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05/09/2015 : DESTROYER - Poison Season

DESTROYER

Poison Season

MusicCD
IndieSinger Songwriter

[90/100]   

Merge Records
05/09/2015, Paul PLEDGER

Since the mid-'90s, Canadian Dan Bejar has been creating all manner of engaging music with his chameleonic approach to making albums. From subjective lo-fi to an EP of Spanish-language songs, past progressive glam-pop that's given Bowie a run for his money (2002's This Night being one example) right up to 2011's Kaputt, an album that swept up electronica and Americana with one fell swish of the creative broom, Destroyer's oeuvre has been refreshingly impossible to pigeonhole.

So what the heck is going on with Poison Season, the band's first opus for four years? Destroyer have become something of a must-hear and a need-to-buy in recent weeks with the recent upload of the celestial Girl in a Sling single and video, a song soaked in reflection and sadness, yet emulsified with enough minerals to have prompted critical acclaim and the dreaded 'e' word (that'll be 'ethereal', kids).

Truth be told, Bejar's approach to music-making took a turn for the contemporary with 2010's collaboration with ambient artist Tim Hecker, from which the centrepiece of Poison Season has been lifted. Archer on the Beach is the glue to which both halves of this album are attached, a brooding mood-trip that utilises an insistent bass-line and groove that improves upon the ambient nature of the original.

Believe me when I say that this isn't the only succulent fruit worth gorging on here. There's the opening stillness of the title-track to negotiate first, before the album kickstarts itself on the rampant Dream Lover. Here, Bejar adopts something of a blend of Springsteen's E Street Band of the '80s or The Waterboys earlier sax-drenched numbers recorded when Anto Thistlewaite was their chief blower. This all builds up into one tumultuous crescendo for the entry of the carnival-esque Forces From Above and the quirky string-driven Hell.

Destroyer's all-things-to-all-men approach and execution just wouldn't work in less capable hands but this makes Poison Season all the more enjoyable. Its inescapable but probably unintentional musical references include the likes of Mercury Rev, Band of Horses, The Church, Bowie (again), Bruce, a few shades of Bill Callahan, Bon Iver and even The Blue Nile (on Girl in a Sling). Bejar might not possess the most powerful set of pipes but his fragile intonations shout louder than Tom Jones on poppers.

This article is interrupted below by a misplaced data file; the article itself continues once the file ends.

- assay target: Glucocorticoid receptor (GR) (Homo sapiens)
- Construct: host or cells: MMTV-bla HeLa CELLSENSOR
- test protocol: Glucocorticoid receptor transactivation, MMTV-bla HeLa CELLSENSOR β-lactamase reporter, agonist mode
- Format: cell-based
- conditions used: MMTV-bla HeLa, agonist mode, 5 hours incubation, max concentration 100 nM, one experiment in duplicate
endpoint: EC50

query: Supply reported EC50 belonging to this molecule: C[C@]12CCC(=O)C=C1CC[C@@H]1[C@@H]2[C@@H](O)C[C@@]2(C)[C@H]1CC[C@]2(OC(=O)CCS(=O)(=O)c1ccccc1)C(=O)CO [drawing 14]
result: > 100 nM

Where once there were over-wordy lyrical tendencies of old, Poison Season's compositions hold sway with enough verbosity to capture imaginations and rhythm to develop into, gulp, pop potential. Midnight Meet The Rain could almost be a hit in another world. A hit - hardly likely in previous Destroyer incarnations, it has to be said. And just as the album becomes entrenched in winsome gloom, along comes the headstrong Sun in the Sky, replete with clattering drum-rolls and hazy, dazed trumpets and saxophones vying for attention.

So then, rather like Future Islands, Flaming Lips and Jon Hopkins, all of whom took several attempts to get themselves appreciated and in-demand amongst global festival audiences, Destroyer are surely the next outfit set for escalation to the status tagged 'worshipped' and a billing on a few main stages in years to come.

This review also appeared also on Flipside Reviews.

Paul PLEDGER
05/09/2015


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